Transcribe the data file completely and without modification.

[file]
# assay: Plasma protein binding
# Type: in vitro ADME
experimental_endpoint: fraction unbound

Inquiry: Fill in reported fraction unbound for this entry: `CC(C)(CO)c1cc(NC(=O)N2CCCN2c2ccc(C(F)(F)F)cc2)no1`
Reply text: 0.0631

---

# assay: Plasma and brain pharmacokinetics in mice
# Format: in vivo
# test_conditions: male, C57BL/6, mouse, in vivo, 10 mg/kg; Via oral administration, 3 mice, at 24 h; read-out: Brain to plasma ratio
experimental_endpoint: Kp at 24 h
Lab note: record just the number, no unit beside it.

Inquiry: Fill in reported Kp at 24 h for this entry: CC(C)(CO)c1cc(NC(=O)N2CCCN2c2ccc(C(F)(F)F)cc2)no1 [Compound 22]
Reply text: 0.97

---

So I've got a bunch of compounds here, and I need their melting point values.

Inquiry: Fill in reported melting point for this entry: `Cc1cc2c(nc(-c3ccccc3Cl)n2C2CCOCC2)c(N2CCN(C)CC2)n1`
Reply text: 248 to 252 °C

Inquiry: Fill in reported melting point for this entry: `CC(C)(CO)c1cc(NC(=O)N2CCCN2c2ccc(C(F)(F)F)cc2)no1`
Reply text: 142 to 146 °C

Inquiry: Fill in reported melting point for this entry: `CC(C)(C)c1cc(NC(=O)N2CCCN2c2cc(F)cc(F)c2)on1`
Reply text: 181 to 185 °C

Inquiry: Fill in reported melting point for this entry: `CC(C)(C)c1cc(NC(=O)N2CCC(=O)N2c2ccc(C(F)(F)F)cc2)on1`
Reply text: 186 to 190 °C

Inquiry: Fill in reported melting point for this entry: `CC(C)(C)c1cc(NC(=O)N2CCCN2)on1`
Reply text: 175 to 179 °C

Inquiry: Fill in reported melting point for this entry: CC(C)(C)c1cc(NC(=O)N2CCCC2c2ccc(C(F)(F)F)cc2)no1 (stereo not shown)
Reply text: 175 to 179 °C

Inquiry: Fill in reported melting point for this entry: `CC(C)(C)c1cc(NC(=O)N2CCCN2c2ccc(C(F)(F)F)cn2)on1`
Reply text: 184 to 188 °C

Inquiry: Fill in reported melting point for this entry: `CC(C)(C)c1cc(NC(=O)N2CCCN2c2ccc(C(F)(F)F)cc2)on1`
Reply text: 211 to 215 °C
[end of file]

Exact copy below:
# assay: Plasma protein binding
# Type: in vitro ADME
experimental_endpoint: fraction unbound

Inquiry: Fill in reported fraction unbound for this entry: `CC(C)(CO)c1cc(NC(=O)N2CCCN2c2ccc(C(F)(F)F)cc2)no1`
Reply text: 0.0631

---

# assay: Plasma and brain pharmacokinetics in mice
# Format: in vivo
# test_conditions: male, C57BL/6, mouse, in vivo, 10 mg/kg; Via oral administration, 3 mice, at 24 h; read-out: Brain to plasma ratio
experimental_endpoint: Kp at 24 h
Lab note: record just the number, no unit beside it.

Inquiry: Fill in reported Kp at 24 h for this entry: CC(C)(CO)c1cc(NC(=O)N2CCCN2c2ccc(C(F)(F)F)cc2)no1 [Compound 22]
Reply text: 0.97

---

So I've got a bunch of compounds here, and I need their melting point values.

Inquiry: Fill in reported melting point for this entry: `Cc1cc2c(nc(-c3ccccc3Cl)n2C2CCOCC2)c(N2CCN(C)CC2)n1`
Reply text: 248 to 252 °C

Inquiry: Fill in reported melting point for this entry: `CC(C)(CO)c1cc(NC(=O)N2CCCN2c2ccc(C(F)(F)F)cc2)no1`
Reply text: 142 to 146 °C

Inquiry: Fill in reported melting point for this entry: `CC(C)(C)c1cc(NC(=O)N2CCCN2c2cc(F)cc(F)c2)on1`
Reply text: 181 to 185 °C

Inquiry: Fill in reported melting point for this entry: `CC(C)(C)c1cc(NC(=O)N2CCC(=O)N2c2ccc(C(F)(F)F)cc2)on1`
Reply text: 186 to 190 °C

Inquiry: Fill in reported melting point for this entry: `CC(C)(C)c1cc(NC(=O)N2CCCN2)on1`
Reply text: 175 to 179 °C

Inquiry: Fill in reported melting point for this entry: CC(C)(C)c1cc(NC(=O)N2CCCC2c2ccc(C(F)(F)F)cc2)no1 (stereo not shown)
Reply text: 175 to 179 °C

Inquiry: Fill in reported melting point for this entry: `CC(C)(C)c1cc(NC(=O)N2CCCN2c2ccc(C(F)(F)F)cn2)on1`
Reply text: 184 to 188 °C

Inquiry: Fill in reported melting point for this entry: `CC(C)(C)c1cc(NC(=O)N2CCCN2c2ccc(C(F)(F)F)cc2)on1`
Reply text: 211 to 215 °C